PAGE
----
Hong Kong’s influential Chinese heritage gives the city an enduring dedication to ancient festivities. And with glowing lanterns, crowded temples, dancing lions, fiery dragons and the wafts of incense, Chinese festivals are the most vibrant expressions of the soul of Asia’s world city.
Cheung Chau's Bun Festival, which draws tens of thousands of local and overseas tourists every year, is staged to mark the Eighth day of the Fourth Moon, in the Chinese calendar (this is usually in early May). It coincides with the local celebration of Buddha's Birthday.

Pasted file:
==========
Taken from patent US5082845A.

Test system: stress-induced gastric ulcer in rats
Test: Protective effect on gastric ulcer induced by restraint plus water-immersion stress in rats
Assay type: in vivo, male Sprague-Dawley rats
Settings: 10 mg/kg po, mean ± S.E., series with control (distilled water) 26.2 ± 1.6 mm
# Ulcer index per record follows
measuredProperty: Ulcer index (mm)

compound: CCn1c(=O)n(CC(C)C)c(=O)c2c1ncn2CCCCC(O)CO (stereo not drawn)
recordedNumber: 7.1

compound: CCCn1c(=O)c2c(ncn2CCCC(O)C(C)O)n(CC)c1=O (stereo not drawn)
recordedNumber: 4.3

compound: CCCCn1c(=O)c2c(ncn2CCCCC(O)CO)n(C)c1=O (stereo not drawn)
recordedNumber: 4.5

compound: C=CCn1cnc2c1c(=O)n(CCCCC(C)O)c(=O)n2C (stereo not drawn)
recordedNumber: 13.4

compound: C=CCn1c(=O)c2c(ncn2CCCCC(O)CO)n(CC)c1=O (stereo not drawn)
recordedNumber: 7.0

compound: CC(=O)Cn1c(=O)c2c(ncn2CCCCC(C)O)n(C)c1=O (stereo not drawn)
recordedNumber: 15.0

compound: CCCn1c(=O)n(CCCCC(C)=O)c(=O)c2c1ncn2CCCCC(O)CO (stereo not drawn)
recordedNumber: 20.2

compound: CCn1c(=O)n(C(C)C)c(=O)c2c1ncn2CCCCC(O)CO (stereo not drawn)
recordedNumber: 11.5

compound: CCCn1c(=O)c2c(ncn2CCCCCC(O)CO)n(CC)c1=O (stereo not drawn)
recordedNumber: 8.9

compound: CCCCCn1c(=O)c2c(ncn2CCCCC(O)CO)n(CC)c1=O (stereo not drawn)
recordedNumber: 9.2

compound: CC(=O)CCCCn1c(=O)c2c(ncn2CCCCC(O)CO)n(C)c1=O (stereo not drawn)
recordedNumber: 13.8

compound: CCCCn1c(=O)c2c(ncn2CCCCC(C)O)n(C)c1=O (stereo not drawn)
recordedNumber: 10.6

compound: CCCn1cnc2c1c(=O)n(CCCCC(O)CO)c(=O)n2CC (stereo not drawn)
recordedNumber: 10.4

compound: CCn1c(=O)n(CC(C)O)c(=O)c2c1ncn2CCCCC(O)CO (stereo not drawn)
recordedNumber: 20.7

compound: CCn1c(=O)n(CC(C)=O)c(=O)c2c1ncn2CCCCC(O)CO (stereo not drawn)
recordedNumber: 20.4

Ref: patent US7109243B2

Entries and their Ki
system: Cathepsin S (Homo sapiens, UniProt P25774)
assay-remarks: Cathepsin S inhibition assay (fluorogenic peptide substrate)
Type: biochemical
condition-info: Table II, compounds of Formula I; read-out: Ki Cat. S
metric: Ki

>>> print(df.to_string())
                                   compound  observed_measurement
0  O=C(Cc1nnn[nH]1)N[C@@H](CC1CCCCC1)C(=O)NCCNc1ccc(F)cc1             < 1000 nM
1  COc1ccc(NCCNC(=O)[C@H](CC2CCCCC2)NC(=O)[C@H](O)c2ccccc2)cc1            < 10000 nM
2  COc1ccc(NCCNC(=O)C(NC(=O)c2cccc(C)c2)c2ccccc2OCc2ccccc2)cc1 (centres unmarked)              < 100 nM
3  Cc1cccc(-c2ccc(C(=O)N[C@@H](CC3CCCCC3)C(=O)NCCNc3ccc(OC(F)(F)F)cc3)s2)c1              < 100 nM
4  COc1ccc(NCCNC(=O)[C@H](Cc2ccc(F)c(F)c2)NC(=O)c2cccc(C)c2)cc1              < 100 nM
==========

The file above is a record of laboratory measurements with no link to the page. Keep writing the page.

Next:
Tin Hau Festival is very important because Tin Hau is god of the sea and hence patron of fishermen. as most of Hong Kong communities are originally from the sea she is very important in traditional island life.
the biggest Festival of all is Chinese New Year. Nowhere else is this momentous festival more accessible than in Asia’s world city, where traditions dating back thousands of years.
The ancient Chinese once welcomed the new lunar year by scaring away evil spirits with firecrackers, but that’s no longer feasible in such a densely packed city. However, Hong Kong makes up for it by putting on a stunning parade and pyrotechnic show.